In the wake of curbing the pollution caused by electronic devices like Mobile phones and Laptops, The European Lawmakers has come up with a new idea of “right to repair”. The proposed policy is aimed to restrict the destruction of goods that are unsold and outdated. It will ban the practice of dumping the electronic equipment and hence reduce the “premature obsolescence”. The term Premature Obsolescence refers to electronic products that stop working after the guarantee period or break down too quickly. The European commission intended to reduce the negative impact of ‘Premature Obsolescence” on the environment that caused in form of e-waste and increased exploitation of natural resources.
With the aim to move toward carbon neutrality by 2050, this initiative will help achieve the target by reducing the use of natural resources and minimize the adverse impact of transactions of such products on the environment.
The new proposal is supposed to enhance the lifespan of electronic devices by improving the different aspects of the product. It will revise the overall design and production of the product and encourage the manufacturer to recycling and reuse. Furthermore, with this new policy, the EU wants to provide consumers with reliable and accurate information about the durability and reparability of the product. It will encourage and help consumers to buy environmentally friendly products.
In a statement, EVP Frans Timmermans said “Many products break down too easily, cannot be reused, repaired or recycled or are made for single use only. There is a huge potential to be exploited both for businesses and consumers.”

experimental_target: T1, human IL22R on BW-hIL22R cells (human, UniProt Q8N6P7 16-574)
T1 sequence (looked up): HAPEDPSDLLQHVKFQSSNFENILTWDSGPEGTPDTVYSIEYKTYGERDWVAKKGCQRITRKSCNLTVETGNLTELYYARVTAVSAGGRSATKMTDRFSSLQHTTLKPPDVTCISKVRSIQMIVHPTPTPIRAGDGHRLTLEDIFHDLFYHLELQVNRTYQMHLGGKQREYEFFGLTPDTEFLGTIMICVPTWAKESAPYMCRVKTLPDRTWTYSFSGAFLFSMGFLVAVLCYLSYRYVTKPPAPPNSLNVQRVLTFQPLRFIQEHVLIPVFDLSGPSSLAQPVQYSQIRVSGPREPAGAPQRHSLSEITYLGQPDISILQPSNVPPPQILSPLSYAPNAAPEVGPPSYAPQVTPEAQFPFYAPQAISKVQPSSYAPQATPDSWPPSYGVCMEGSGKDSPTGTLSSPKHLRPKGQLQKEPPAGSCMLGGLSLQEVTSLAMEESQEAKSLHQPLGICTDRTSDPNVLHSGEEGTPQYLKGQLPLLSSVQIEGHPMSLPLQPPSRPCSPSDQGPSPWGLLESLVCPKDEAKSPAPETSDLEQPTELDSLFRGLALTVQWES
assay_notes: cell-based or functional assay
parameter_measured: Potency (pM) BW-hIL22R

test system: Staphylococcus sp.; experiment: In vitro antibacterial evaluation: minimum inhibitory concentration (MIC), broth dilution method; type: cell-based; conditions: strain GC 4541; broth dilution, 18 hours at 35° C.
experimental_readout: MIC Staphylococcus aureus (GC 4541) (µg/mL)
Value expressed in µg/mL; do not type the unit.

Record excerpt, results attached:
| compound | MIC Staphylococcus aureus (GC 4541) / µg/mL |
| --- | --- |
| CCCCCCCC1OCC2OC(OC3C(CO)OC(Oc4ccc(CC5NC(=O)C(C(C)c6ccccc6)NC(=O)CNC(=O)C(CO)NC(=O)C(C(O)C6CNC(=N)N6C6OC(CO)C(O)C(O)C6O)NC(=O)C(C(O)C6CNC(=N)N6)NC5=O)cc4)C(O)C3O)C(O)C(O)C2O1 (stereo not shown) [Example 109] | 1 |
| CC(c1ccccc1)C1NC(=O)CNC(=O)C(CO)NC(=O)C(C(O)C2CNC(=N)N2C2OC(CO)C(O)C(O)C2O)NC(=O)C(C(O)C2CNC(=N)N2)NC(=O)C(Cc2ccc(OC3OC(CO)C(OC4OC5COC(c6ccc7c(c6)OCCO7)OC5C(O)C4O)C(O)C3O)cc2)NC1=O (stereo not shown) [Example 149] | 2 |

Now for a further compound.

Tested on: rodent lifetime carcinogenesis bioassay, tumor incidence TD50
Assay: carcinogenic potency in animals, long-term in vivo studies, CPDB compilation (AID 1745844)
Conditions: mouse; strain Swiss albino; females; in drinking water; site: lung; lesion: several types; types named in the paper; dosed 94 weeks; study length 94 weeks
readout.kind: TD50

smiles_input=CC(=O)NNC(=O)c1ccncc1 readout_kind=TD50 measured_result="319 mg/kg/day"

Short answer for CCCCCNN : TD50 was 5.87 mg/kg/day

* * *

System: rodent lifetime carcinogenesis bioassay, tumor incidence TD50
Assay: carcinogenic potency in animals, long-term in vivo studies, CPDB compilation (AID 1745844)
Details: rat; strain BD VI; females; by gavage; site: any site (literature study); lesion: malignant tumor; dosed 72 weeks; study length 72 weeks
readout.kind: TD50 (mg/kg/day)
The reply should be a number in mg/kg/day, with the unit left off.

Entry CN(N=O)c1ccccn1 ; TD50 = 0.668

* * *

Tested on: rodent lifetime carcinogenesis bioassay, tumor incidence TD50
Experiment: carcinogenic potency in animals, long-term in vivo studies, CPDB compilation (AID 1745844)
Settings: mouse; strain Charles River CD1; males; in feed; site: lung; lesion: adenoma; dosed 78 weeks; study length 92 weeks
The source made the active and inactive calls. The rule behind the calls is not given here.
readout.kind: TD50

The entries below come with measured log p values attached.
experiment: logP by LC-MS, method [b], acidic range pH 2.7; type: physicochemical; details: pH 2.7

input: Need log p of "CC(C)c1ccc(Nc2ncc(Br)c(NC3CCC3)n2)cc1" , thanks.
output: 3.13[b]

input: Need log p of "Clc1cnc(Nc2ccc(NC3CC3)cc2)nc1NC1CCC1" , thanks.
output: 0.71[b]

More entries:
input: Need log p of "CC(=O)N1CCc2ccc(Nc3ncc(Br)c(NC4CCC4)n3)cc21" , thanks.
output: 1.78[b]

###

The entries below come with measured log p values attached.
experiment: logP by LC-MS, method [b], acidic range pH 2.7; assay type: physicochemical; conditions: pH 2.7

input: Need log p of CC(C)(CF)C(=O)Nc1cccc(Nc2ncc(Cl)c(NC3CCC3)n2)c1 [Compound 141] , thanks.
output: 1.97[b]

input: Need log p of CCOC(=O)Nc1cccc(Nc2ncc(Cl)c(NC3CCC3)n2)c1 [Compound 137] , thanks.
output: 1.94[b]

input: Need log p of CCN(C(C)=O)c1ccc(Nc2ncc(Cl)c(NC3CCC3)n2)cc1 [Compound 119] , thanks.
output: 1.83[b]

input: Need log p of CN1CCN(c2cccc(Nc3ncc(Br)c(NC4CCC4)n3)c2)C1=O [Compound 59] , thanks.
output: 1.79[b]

This proposal also includes new regulatory frameworks to reduce the packaging and make it more eco-friendly. It is planning to improve the efficiency of battery recycling. There are many battery-operated products that come with a fixed end, the commission proposal will upgrade the recycling process to extend the deadline for such a product.
Along with the improvement of the durability of electronic devices, the EU expects the proposed circular to have a positive impact on the economy and overall GDP growth. It is expected to boost sustainability and help create new jobs.
The lighting upgrade and emergence of new technology are changing the loved product in an obsolete device within a year. According to an estimate, in 2018 alone, 500 million tons of e-waste was generated around the globe. The growing competition to outrun other companies through innovation in manufacturing has resulted in a massive amount of obsolete device every year and eventually increased the burden on the environment. Laws like ‘Right to Repair’ could be crucial in reducing the soaring number of devices dumping every day due to the availability of a newer version or expired guarantee.
Prior to joining Get Ignite, Florence had a hand in a number of online and print publications, including InternetNews.com as chief copy editor and Government Technology Magazine as managing editor. She also did a stint in Sydney as group editor of RBI Australia’s manufacturing group, which is when she also developed an affinity (a love, really) for tennis.